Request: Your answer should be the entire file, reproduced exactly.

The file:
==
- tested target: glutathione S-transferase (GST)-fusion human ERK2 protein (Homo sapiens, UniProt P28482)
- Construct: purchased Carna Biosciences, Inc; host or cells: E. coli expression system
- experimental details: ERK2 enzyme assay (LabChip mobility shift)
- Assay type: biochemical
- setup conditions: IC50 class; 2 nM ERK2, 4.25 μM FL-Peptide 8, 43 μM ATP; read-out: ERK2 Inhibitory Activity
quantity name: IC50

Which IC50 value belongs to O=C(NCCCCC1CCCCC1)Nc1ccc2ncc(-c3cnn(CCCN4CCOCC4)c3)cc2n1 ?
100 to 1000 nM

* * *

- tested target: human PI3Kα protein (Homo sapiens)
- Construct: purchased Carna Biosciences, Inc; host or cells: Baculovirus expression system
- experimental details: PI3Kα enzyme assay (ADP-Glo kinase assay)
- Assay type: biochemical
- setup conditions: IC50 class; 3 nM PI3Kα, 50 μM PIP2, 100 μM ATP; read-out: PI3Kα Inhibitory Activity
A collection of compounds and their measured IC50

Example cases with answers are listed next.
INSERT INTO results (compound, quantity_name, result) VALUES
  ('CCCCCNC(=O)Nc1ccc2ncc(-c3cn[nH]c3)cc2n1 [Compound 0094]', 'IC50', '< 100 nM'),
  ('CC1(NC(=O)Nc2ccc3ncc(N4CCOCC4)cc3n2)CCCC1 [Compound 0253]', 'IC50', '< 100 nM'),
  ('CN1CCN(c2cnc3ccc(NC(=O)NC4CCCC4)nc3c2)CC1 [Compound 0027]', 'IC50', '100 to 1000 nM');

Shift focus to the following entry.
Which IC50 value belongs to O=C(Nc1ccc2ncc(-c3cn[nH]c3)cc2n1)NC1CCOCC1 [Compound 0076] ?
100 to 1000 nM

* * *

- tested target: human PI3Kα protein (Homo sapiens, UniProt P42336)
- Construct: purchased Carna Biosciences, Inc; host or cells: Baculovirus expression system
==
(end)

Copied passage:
- tested target: glutathione S-transferase (GST)-fusion human ERK2 protein (Homo sapiens, UniProt P28482)
- Construct: purchased Carna Biosciences, Inc; host or cells: E. coli expression system
- experimental details: ERK2 enzyme assay (LabChip mobility shift)
- Assay type: biochemical
- setup conditions: IC50 class; 2 nM ERK2, 4.25 μM FL-Peptide 8, 43 μM ATP; read-out: ERK2 Inhibitory Activity
quantity name: IC50

Which IC50 value belongs to O=C(NCCCCC1CCCCC1)Nc1ccc2ncc(-c3cnn(CCCN4CCOCC4)c3)cc2n1 ?
100 to 1000 nM

* * *

- tested target: human PI3Kα protein (Homo sapiens)
- Construct: purchased Carna Biosciences, Inc; host or cells: Baculovirus expression system
- experimental details: PI3Kα enzyme assay (ADP-Glo kinase assay)
- Assay type: biochemical
- setup conditions: IC50 class; 3 nM PI3Kα, 50 μM PIP2, 100 μM ATP; read-out: PI3Kα Inhibitory Activity
A collection of compounds and their measured IC50

Example cases with answers are listed next.
INSERT INTO results (compound, quantity_name, result) VALUES
  ('CCCCCNC(=O)Nc1ccc2ncc(-c3cn[nH]c3)cc2n1 [Compound 0094]', 'IC50', '< 100 nM'),
  ('CC1(NC(=O)Nc2ccc3ncc(N4CCOCC4)cc3n2)CCCC1 [Compound 0253]', 'IC50', '< 100 nM'),
  ('CN1CCN(c2cnc3ccc(NC(=O)NC4CCCC4)nc3c2)CC1 [Compound 0027]', 'IC50', '100 to 1000 nM');

Shift focus to the following entry.
Which IC50 value belongs to O=C(Nc1ccc2ncc(-c3cn[nH]c3)cc2n1)NC1CCOCC1 [Compound 0076] ?
100 to 1000 nM

* * *

- tested target: human PI3Kα protein (Homo sapiens, UniProt P42336)
- Construct: purchased Carna Biosciences, Inc; host or cells: Baculovirus expression system